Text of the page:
A team from the University of British Columbia (UBC) caused quite the stir this week at one of the American Chemical Society’s (ACS) annual gatherings in Boston. As spotted by BBC News, it appears that they’ve found an efficient way to use gut bacteria enzymes to change blood types from one to the other.
This ability has been known about for some time. As an example, the very same team announced back in 2015 that enzymes used by Streptococcus pneumoniae could manage this.
The UBC team, however, have seemingly narrowed down the most effective method for achieving this feat to date. In order to understand how it works, though, here’s a quick recap of how blood groups come about.
Blood types come in four main groups: A, B, AB, and O. Bequeathed to you by your inherited genes, they are determined by the presence of proteins named antigens on the surface of your red blood cells.
These antigens come in a variety of forms. Per the UK’s National Health Service (NHS), blood group A features A-type antigens on the red blood cells, along with anti-B antibodies – the handcuffs that pin down and identify threats to the immune system – within the plasma.
Blood group B has the opposite antigen and antidote situation to group A. Those with AB blood have both A and B antigens, but no antibodies in the plasma. Those in blood group O have anti-A and anti-B antibodies in the plasma, but no A or B antigens on their red blood cells.
Each of these types can also be positive or negative for another antigen, known as the Rhesus factor. That means there are eight distinct blood types.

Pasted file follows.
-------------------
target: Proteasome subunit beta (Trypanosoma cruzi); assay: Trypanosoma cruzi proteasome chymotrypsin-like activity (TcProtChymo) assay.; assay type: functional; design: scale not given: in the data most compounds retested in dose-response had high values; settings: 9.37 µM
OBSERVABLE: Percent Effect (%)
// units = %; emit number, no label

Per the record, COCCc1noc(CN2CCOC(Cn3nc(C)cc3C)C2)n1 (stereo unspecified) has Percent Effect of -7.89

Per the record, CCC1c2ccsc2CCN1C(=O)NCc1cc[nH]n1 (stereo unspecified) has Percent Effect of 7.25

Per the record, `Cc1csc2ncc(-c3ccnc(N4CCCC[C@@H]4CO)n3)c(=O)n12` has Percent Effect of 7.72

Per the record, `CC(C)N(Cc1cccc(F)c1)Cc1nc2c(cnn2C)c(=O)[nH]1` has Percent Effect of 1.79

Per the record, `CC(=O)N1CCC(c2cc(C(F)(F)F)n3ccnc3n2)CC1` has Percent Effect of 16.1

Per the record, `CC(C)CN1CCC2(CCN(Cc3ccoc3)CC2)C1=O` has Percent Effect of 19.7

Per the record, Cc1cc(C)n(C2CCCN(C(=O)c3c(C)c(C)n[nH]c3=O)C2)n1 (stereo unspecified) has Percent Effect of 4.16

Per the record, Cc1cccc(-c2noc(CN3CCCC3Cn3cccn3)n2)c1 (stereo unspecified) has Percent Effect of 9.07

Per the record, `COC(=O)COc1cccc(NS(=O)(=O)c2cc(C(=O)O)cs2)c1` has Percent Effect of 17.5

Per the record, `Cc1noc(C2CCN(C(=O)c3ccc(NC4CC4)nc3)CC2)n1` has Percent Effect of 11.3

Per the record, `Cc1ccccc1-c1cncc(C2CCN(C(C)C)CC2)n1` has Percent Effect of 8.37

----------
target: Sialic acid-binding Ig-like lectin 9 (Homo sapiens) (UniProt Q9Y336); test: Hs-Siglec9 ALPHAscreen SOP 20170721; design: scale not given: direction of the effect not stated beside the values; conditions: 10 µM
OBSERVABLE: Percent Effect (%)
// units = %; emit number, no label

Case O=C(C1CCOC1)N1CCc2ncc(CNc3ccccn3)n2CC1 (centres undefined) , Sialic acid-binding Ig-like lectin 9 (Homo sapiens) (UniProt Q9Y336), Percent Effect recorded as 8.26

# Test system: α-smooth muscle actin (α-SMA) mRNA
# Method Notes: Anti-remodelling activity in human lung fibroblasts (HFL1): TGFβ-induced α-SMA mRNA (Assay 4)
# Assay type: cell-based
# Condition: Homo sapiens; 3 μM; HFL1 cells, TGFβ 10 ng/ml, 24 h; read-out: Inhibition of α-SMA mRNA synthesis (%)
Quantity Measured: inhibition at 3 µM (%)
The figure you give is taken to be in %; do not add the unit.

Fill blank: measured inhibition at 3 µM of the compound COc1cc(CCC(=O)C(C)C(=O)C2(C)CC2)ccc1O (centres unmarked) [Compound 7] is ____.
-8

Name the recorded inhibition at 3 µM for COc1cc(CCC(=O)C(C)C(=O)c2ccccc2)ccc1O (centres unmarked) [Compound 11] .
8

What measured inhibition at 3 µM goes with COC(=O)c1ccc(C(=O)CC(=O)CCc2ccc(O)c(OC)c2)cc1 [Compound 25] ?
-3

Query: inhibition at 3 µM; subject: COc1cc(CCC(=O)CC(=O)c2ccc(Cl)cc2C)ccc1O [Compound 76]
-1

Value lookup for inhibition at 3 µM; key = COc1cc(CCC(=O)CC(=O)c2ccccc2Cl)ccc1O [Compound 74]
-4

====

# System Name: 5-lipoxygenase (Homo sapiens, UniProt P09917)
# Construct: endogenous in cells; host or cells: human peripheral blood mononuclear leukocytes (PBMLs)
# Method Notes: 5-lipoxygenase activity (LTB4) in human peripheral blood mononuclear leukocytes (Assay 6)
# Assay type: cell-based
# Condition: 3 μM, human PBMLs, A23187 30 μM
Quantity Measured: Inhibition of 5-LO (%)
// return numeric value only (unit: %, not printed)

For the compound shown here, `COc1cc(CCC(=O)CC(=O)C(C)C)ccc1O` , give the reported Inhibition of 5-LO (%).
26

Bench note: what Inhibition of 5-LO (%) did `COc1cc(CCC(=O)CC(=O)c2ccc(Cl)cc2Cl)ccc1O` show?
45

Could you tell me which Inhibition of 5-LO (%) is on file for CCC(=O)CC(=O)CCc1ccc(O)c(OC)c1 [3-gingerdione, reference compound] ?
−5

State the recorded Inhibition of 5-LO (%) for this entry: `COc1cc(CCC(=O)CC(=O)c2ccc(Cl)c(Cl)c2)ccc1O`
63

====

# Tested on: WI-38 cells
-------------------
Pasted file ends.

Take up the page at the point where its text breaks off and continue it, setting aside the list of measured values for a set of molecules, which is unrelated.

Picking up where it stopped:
You can’t mix blood types up. If you do so, the various antibodies will recognize their requisite antigens as threats and try to take each other out. That’s why O blood type donations are so important: as their red blood cells contain no A or B antigens, the antibodies of other groups won’t attack them.
O-negative is the most valuable blood type, as its lack of all of these antigens means that it’s safe from the patient’s immune system. It can be given to most people safely.
Sadly, this type is fairly rare. In the US, only 7 percent of people have it. O-positive, at 38 percent, is by far the most common. Although blood type distributions vary across ethnic groups, this is roughly the arrangement you’ll see across the world. That means O-negative blood packs are often in short supply.
Scientists have reasoned that if you could clip away the antigens on red blood cells, then you may be able to turn one person’s incompatible blood type into another that could save someone's life. Enzymes from the gut have been shown to do this in the past, but the UBC team have announced they have identified enzymes that can do this far better than any others.
Instead of looking for such enzymes by going through individual bacterial species one by one, they sampled the collective genome of all of the organisms from the human gut.
Using this genetic soup, they looked for DNA that specifically encoded for enzymes that could chop away sugar compounds that were chemically similar to those antigens. They succeeded, and found an entire family of enzymes that can turn A or B blood types into O 30 times more efficiently than any others.
This as yet un-peer reviewed work still requires plenty more tests to confirm its efficacy. Clinical trials haven’t even been proposed yet, so you shouldn’t expect universal blood packets to be ubiquitous all of a sudden.
It is, however, an undoubtedly promising development.